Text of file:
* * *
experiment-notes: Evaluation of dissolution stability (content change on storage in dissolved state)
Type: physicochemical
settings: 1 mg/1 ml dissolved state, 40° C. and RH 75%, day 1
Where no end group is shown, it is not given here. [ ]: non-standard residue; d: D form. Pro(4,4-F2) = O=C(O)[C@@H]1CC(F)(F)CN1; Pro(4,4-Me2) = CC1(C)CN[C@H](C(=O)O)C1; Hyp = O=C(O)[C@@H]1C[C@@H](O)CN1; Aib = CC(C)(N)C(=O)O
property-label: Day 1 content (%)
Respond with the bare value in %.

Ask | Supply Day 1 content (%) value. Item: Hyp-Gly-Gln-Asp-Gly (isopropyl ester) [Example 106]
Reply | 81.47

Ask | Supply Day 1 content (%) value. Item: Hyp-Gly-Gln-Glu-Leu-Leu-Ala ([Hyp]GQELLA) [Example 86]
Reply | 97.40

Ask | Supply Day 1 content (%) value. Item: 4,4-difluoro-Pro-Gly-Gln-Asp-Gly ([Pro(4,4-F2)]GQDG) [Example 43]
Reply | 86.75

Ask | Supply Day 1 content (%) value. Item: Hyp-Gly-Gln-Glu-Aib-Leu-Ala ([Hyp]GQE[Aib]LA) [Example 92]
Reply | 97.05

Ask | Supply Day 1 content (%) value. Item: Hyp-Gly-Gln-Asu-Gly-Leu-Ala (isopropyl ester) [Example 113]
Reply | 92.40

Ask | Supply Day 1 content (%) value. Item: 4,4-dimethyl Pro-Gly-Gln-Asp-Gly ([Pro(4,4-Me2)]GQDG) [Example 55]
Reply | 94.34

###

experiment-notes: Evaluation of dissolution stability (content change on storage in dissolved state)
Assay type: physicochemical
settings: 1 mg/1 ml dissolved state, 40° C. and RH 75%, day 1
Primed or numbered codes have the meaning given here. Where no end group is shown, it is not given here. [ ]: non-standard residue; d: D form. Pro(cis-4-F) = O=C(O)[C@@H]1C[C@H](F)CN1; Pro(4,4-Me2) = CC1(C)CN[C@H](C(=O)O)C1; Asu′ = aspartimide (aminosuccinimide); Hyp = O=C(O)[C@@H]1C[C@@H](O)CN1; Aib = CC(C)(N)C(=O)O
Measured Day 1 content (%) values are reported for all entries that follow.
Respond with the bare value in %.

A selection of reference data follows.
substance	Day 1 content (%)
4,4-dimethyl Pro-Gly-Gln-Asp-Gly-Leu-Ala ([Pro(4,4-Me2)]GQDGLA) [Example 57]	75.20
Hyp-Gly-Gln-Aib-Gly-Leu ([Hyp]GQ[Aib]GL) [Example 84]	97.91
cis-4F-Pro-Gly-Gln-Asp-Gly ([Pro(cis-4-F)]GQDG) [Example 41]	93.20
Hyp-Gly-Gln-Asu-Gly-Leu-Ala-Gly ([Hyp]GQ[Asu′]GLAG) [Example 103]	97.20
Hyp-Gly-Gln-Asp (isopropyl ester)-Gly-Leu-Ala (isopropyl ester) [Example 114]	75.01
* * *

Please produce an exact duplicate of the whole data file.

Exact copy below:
experiment-notes: Evaluation of dissolution stability (content change on storage in dissolved state)
Type: physicochemical
settings: 1 mg/1 ml dissolved state, 40° C. and RH 75%, day 1
Where no end group is shown, it is not given here. [ ]: non-standard residue; d: D form. Pro(4,4-F2) = O=C(O)[C@@H]1CC(F)(F)CN1; Pro(4,4-Me2) = CC1(C)CN[C@H](C(=O)O)C1; Hyp = O=C(O)[C@@H]1C[C@@H](O)CN1; Aib = CC(C)(N)C(=O)O
property-label: Day 1 content (%)
Respond with the bare value in %.

Ask | Supply Day 1 content (%) value. Item: Hyp-Gly-Gln-Asp-Gly (isopropyl ester) [Example 106]
Reply | 81.47

Ask | Supply Day 1 content (%) value. Item: Hyp-Gly-Gln-Glu-Leu-Leu-Ala ([Hyp]GQELLA) [Example 86]
Reply | 97.40

Ask | Supply Day 1 content (%) value. Item: 4,4-difluoro-Pro-Gly-Gln-Asp-Gly ([Pro(4,4-F2)]GQDG) [Example 43]
Reply | 86.75

Ask | Supply Day 1 content (%) value. Item: Hyp-Gly-Gln-Glu-Aib-Leu-Ala ([Hyp]GQE[Aib]LA) [Example 92]
Reply | 97.05

Ask | Supply Day 1 content (%) value. Item: Hyp-Gly-Gln-Asu-Gly-Leu-Ala (isopropyl ester) [Example 113]
Reply | 92.40

Ask | Supply Day 1 content (%) value. Item: 4,4-dimethyl Pro-Gly-Gln-Asp-Gly ([Pro(4,4-Me2)]GQDG) [Example 55]
Reply | 94.34

###

experiment-notes: Evaluation of dissolution stability (content change on storage in dissolved state)
Assay type: physicochemical
settings: 1 mg/1 ml dissolved state, 40° C. and RH 75%, day 1
Primed or numbered codes have the meaning given here. Where no end group is shown, it is not given here. [ ]: non-standard residue; d: D form. Pro(cis-4-F) = O=C(O)[C@@H]1C[C@H](F)CN1; Pro(4,4-Me2) = CC1(C)CN[C@H](C(=O)O)C1; Asu′ = aspartimide (aminosuccinimide); Hyp = O=C(O)[C@@H]1C[C@@H](O)CN1; Aib = CC(C)(N)C(=O)O
Measured Day 1 content (%) values are reported for all entries that follow.
Respond with the bare value in %.

A selection of reference data follows.
substance	Day 1 content (%)
4,4-dimethyl Pro-Gly-Gln-Asp-Gly-Leu-Ala ([Pro(4,4-Me2)]GQDGLA) [Example 57]	75.20
Hyp-Gly-Gln-Aib-Gly-Leu ([Hyp]GQ[Aib]GL) [Example 84]	97.91
cis-4F-Pro-Gly-Gln-Asp-Gly ([Pro(cis-4-F)]GQDG) [Example 41]	93.20
Hyp-Gly-Gln-Asu-Gly-Leu-Ala-Gly ([Hyp]GQ[Asu′]GLAG) [Example 103]	97.20
Hyp-Gly-Gln-Asp (isopropyl ester)-Gly-Leu-Ala (isopropyl ester) [Example 114]	75.01